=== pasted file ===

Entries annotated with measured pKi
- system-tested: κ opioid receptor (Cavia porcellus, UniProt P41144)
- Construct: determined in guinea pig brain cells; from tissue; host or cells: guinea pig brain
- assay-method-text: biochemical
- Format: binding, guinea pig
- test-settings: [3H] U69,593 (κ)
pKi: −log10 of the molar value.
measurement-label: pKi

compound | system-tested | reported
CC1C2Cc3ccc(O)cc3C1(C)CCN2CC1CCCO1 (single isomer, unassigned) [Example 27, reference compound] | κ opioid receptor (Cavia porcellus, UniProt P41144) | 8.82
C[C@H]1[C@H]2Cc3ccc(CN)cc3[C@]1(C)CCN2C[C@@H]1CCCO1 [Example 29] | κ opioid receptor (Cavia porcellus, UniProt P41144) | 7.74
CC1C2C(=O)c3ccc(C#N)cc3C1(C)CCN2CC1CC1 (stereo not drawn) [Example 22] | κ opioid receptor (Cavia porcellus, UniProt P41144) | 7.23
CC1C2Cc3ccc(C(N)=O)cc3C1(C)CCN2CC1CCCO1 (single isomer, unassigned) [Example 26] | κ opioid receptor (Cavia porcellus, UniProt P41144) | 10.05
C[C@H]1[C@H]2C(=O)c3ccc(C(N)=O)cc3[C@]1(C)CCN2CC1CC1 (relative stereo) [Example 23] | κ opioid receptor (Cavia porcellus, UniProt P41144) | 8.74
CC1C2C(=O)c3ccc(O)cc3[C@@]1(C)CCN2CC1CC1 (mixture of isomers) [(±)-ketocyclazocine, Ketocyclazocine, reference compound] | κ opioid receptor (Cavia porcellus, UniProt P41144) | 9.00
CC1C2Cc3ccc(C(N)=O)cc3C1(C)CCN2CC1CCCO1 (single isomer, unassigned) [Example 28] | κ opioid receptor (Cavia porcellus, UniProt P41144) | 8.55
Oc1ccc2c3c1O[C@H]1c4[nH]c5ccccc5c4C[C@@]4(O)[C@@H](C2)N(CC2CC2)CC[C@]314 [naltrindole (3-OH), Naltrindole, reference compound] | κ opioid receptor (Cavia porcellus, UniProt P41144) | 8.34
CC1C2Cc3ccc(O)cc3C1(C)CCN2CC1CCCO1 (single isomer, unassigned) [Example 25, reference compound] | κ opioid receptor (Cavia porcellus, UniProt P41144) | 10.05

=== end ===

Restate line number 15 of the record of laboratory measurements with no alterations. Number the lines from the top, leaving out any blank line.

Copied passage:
CC1C2C(=O)c3ccc(O)cc3[C@@]1(C)CCN2CC1CC1 (mixture of isomers) [(±)-ketocyclazocine, Ketocyclazocine, reference compound] | κ opioid receptor (Cavia porcellus, UniProt P41144) | 9.00